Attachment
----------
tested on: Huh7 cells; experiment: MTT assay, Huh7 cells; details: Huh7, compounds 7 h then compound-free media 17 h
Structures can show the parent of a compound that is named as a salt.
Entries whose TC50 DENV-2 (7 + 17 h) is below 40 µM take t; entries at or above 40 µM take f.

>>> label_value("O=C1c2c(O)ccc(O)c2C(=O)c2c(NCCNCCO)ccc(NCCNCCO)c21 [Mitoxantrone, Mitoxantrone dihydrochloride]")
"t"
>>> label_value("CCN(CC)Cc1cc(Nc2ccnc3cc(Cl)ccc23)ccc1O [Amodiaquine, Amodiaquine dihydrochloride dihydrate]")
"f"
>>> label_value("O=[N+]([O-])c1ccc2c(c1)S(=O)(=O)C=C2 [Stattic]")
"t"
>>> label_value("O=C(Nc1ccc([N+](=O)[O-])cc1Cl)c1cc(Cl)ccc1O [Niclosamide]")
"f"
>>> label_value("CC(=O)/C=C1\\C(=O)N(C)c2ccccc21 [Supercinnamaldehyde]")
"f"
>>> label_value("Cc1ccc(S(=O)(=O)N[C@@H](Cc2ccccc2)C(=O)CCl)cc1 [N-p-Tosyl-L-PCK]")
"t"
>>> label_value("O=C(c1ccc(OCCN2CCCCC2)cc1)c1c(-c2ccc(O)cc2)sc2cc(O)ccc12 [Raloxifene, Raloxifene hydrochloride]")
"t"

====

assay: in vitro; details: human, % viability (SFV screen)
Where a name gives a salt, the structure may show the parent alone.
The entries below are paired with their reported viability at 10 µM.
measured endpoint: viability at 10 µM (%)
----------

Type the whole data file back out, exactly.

tested on: Huh7 cells; experiment: MTT assay, Huh7 cells; details: Huh7, compounds 7 h then compound-free media 17 h
Structures can show the parent of a compound that is named as a salt.
Entries whose TC50 DENV-2 (7 + 17 h) is below 40 µM take t; entries at or above 40 µM take f.

>>> label_value("O=C1c2c(O)ccc(O)c2C(=O)c2c(NCCNCCO)ccc(NCCNCCO)c21 [Mitoxantrone, Mitoxantrone dihydrochloride]")
"t"
>>> label_value("CCN(CC)Cc1cc(Nc2ccnc3cc(Cl)ccc23)ccc1O [Amodiaquine, Amodiaquine dihydrochloride dihydrate]")
"f"
>>> label_value("O=[N+]([O-])c1ccc2c(c1)S(=O)(=O)C=C2 [Stattic]")
"t"
>>> label_value("O=C(Nc1ccc([N+](=O)[O-])cc1Cl)c1cc(Cl)ccc1O [Niclosamide]")
"f"
>>> label_value("CC(=O)/C=C1\\C(=O)N(C)c2ccccc21 [Supercinnamaldehyde]")
"f"
>>> label_value("Cc1ccc(S(=O)(=O)N[C@@H](Cc2ccccc2)C(=O)CCl)cc1 [N-p-Tosyl-L-PCK]")
"t"
>>> label_value("O=C(c1ccc(OCCN2CCCCC2)cc1)c1c(-c2ccc(O)cc2)sc2cc(O)ccc12 [Raloxifene, Raloxifene hydrochloride]")
"t"

====

assay: in vitro; details: human, % viability (SFV screen)
Where a name gives a salt, the structure may show the parent alone.
The entries below are paired with their reported viability at 10 µM.
measured endpoint: viability at 10 µM (%)